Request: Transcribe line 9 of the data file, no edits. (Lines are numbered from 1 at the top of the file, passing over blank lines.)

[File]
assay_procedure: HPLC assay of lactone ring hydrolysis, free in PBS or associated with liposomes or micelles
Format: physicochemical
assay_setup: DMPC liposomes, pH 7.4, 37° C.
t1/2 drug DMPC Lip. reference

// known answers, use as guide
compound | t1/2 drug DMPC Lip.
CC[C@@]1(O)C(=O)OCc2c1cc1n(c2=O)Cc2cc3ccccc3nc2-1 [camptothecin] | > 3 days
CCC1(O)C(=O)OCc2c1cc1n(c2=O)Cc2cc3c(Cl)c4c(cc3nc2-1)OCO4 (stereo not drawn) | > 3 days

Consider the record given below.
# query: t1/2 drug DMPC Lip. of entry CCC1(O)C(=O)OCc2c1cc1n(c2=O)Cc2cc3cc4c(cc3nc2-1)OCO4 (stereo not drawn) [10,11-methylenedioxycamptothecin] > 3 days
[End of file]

Consider the record given below.